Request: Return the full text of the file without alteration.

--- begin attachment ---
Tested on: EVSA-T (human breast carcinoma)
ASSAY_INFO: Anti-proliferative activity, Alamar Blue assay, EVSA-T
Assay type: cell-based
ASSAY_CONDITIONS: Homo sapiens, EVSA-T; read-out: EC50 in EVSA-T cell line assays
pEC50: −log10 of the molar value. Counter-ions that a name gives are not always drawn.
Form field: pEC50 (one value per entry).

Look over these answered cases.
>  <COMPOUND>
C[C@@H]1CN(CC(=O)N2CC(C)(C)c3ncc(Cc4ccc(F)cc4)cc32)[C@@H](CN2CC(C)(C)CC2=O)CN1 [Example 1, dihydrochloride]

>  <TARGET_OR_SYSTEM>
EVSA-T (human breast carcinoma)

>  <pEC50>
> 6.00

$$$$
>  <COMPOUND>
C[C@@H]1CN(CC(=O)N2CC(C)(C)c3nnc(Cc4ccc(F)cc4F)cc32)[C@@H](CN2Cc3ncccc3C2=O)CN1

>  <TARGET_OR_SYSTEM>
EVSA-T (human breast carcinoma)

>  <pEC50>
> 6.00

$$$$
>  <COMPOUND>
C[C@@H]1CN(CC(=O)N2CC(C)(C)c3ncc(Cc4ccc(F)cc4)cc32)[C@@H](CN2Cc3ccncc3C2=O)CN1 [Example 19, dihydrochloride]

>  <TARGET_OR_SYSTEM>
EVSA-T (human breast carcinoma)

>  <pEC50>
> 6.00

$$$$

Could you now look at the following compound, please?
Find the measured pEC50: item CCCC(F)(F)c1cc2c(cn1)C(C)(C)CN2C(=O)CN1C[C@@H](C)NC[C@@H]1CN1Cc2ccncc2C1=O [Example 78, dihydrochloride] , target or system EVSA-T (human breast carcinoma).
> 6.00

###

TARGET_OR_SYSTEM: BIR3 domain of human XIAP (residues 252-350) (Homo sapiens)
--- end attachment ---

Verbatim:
Tested on: EVSA-T (human breast carcinoma)
ASSAY_INFO: Anti-proliferative activity, Alamar Blue assay, EVSA-T
Assay type: cell-based
ASSAY_CONDITIONS: Homo sapiens, EVSA-T; read-out: EC50 in EVSA-T cell line assays
pEC50: −log10 of the molar value. Counter-ions that a name gives are not always drawn.
Form field: pEC50 (one value per entry).

Look over these answered cases.
>  <COMPOUND>
C[C@@H]1CN(CC(=O)N2CC(C)(C)c3ncc(Cc4ccc(F)cc4)cc32)[C@@H](CN2CC(C)(C)CC2=O)CN1 [Example 1, dihydrochloride]

>  <TARGET_OR_SYSTEM>
EVSA-T (human breast carcinoma)

>  <pEC50>
> 6.00

$$$$
>  <COMPOUND>
C[C@@H]1CN(CC(=O)N2CC(C)(C)c3nnc(Cc4ccc(F)cc4F)cc32)[C@@H](CN2Cc3ncccc3C2=O)CN1

>  <TARGET_OR_SYSTEM>
EVSA-T (human breast carcinoma)

>  <pEC50>
> 6.00

$$$$
>  <COMPOUND>
C[C@@H]1CN(CC(=O)N2CC(C)(C)c3ncc(Cc4ccc(F)cc4)cc32)[C@@H](CN2Cc3ccncc3C2=O)CN1 [Example 19, dihydrochloride]

>  <TARGET_OR_SYSTEM>
EVSA-T (human breast carcinoma)

>  <pEC50>
> 6.00

$$$$

Could you now look at the following compound, please?
Find the measured pEC50: item CCCC(F)(F)c1cc2c(cn1)C(C)(C)CN2C(=O)CN1C[C@@H](C)NC[C@@H]1CN1Cc2ccncc2C1=O [Example 78, dihydrochloride] , target or system EVSA-T (human breast carcinoma).
> 6.00

###

TARGET_OR_SYSTEM: BIR3 domain of human XIAP (residues 252-350) (Homo sapiens)